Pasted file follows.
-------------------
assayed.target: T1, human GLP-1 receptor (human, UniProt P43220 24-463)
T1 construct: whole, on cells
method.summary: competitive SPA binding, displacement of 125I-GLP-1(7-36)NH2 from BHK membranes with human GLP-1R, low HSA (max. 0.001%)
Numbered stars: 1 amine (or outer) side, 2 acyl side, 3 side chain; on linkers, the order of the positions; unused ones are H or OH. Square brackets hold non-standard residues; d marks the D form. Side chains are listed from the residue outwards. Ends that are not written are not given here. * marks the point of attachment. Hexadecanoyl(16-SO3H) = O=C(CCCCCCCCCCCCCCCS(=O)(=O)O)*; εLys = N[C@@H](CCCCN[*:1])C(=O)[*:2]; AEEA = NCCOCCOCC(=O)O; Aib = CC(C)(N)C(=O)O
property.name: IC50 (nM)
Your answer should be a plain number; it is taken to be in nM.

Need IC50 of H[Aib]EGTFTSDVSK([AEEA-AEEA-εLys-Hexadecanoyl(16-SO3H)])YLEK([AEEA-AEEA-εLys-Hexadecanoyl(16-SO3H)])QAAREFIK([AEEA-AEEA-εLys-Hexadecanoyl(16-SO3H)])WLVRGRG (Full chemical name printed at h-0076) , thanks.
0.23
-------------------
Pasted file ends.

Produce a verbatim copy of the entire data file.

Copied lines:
assayed.target: T1, human GLP-1 receptor (human, UniProt P43220 24-463)
T1 construct: whole, on cells
method.summary: competitive SPA binding, displacement of 125I-GLP-1(7-36)NH2 from BHK membranes with human GLP-1R, low HSA (max. 0.001%)
Numbered stars: 1 amine (or outer) side, 2 acyl side, 3 side chain; on linkers, the order of the positions; unused ones are H or OH. Square brackets hold non-standard residues; d marks the D form. Side chains are listed from the residue outwards. Ends that are not written are not given here. * marks the point of attachment. Hexadecanoyl(16-SO3H) = O=C(CCCCCCCCCCCCCCCS(=O)(=O)O)*; εLys = N[C@@H](CCCCN[*:1])C(=O)[*:2]; AEEA = NCCOCCOCC(=O)O; Aib = CC(C)(N)C(=O)O
property.name: IC50 (nM)
Your answer should be a plain number; it is taken to be in nM.

Need IC50 of H[Aib]EGTFTSDVSK([AEEA-AEEA-εLys-Hexadecanoyl(16-SO3H)])YLEK([AEEA-AEEA-εLys-Hexadecanoyl(16-SO3H)])QAAREFIK([AEEA-AEEA-εLys-Hexadecanoyl(16-SO3H)])WLVRGRG (Full chemical name printed at h-0076) , thanks.
0.23